The Pyloric Sphincteric Cylinder in Health and Disease

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Chapter 6 (page 25)

Chapter 6

Electrical Potential Difference at the Gastroduodenal Mucosal Junction

It has long been known that the mucosal surface of the upper gastrointestinal tract is electrically negative with respect to serosa, skin and blood. The size of the electrical potential difference (PD), measured in millivolts (mv), is greatest in the oxyntic mucosal zone in the corpus of the stomach. Andersson and Grossman (1965) found that the mucosal surface of the corpus was at a potential of -44mV with respect to blood, while the figures for the "antrum" and duodenal bulb were -35mV and -7mV respectively. When an intraluminal electrode was manipulated from the duodenum into the stomach, there was a change to a more negative potential in the stomach. The greatest change in PD occurred as the electrode passed from the duodenum into the stomach. It occurred abruptly, was uniform, sharp, well-defined and coincided with what they called the anatomical sphincter (the pyloric ring) and the mucosal border. It was shown by these authors as well as by Durbin (1967) that the change in PD was a reliable means of identifying the gastroduodenal junction.

During endoscopic studies of the pylorus, Blackwood (1969) correlated visual identification of the pyloric ring with PD measurements. In all 7 normal subjects a significant PD change occurred within 1.0 cm of the true pyloric ring. In 2 studies in which a PD change occurred 3.0 to 4.0 cm beyond a visualized ring, the latter was shown to be a false ring, mimicking the pylorus and caused by antral deformity.

Geall et al (1970) confirmed that PD measurements between the mucosal surface and venous blood gave identical values to the PD between mucosa and serosa, but that mucosa-skin PD measurements varied and were less reliable. They thought that the technique might have various applications, e.g. in the investigation of transport mechanisms.

During experimental studies PD measurements were used as an accurate method of identifying the gastroduodenal mucosal junction in canines by Isenberg and Csendes (1972). Fisher and Cohen (1973) confirmed that the junction of the stomach and duodenum as seen radiologically in normal human subjects (Chap. 11, 13), was marked by a PD change of -33mV.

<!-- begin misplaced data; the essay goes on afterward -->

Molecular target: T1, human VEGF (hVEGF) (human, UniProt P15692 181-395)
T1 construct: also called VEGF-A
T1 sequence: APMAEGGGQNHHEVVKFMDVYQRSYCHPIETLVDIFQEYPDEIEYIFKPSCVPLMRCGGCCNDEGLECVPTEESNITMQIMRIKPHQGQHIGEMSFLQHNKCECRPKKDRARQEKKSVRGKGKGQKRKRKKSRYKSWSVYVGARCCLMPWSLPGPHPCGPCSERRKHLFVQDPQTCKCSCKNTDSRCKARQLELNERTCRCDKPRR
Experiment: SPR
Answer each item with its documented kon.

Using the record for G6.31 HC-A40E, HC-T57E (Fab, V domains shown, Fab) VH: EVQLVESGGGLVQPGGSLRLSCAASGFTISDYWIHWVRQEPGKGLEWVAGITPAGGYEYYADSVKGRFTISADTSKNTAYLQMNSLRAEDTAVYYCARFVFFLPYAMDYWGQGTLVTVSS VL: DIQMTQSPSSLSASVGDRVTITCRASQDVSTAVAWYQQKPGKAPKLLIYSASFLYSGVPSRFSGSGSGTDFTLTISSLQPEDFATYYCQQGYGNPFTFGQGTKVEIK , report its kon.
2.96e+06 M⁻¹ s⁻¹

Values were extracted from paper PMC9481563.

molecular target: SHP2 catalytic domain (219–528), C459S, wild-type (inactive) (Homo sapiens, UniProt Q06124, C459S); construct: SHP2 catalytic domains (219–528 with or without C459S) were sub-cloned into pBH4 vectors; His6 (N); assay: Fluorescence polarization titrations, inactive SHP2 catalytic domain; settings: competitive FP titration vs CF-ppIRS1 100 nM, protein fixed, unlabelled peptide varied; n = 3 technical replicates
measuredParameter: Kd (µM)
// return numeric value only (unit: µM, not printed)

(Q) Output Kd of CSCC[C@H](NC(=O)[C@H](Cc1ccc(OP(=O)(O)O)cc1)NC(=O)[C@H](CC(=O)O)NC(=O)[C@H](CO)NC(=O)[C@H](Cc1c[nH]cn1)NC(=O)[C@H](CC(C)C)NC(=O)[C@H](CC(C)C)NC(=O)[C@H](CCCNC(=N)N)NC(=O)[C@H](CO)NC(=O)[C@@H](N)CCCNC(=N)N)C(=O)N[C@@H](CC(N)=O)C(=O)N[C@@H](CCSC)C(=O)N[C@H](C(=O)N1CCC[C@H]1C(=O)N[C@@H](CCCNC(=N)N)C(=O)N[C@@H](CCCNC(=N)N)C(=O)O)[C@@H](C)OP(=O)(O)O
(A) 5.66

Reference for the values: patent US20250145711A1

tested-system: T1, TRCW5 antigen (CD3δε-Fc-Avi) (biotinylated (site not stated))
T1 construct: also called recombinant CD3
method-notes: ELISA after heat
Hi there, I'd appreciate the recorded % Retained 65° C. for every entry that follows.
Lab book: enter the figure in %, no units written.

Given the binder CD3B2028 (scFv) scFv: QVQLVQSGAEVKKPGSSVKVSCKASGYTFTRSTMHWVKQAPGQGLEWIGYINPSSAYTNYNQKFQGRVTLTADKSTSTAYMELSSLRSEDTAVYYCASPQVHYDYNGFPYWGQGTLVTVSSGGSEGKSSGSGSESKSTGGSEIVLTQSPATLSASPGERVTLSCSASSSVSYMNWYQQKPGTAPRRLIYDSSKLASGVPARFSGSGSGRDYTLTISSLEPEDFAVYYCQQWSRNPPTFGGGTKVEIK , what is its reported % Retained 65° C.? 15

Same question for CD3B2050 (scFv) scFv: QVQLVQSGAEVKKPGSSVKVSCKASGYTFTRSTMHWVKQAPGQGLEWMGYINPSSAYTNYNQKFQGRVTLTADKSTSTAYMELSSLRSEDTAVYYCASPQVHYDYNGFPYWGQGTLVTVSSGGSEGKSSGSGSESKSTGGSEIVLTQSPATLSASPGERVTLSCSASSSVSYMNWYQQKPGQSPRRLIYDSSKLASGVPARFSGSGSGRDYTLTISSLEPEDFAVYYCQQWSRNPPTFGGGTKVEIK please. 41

Kaye et al (1976) and White et al (1981) used PD measurements to determine the gastroduodenal mucosal junction in humans.


A significant change in electrical potential difference (PD) occurs at the gastroduodenal mucosal junction, located on, or close to, the top of the pyloric ring (the right pyloric loop) (Chaps. 3, 5). PD measurements are a reliable means of determining the gastroduodenal mucosal junctions in the intact, living canine and human stomachs.


  1. Andersson S, Grossman MI. Profile of pH, pressure and potential difference at gastroduodenal junction in man. Gastroenterology l965, 49, 364-371.
  2. Blackwood WD. Pylorus identification. Gastroenterology l969, 57, 163-167.
  3. Durbin RP. Electrical potential difference of the gastric mucosa. In: Handbook of Physiology Sect 6: Alimentary Canal, Vol 2 : Secretion, edit Code CF, Heidel W. Amer Physiol Soc, Washington DC l968, pp 879-888.
  4. Fisher R, Cohen S. Physiological characteristics of the human pyloric sphincter. Gastroenterology l973, 64, 67-75.
  5. Geall MG, Code CF, McIlraith DC, et al. Measurement of gastrointestinal transmural electric potential difference in man. Gut l970, 11, 34-37.
  6. Isenberg JI, Csendes A. Effect of octapeptide of cholecystokinin on canine pyloric pressure. Amer J Physiol l972, 222, 428-431.
  7. Kaye MD, Mehta SJ, Showalter JP. Manometric studies of the human pylorus. Gastroenterology l976, 70, 477-480.
  8. White CM, Poxon V, Alexander-Williams J. A study of motility of normal human gastroduodenal region. Dig Dis Sci l98l, 26, 609-617.

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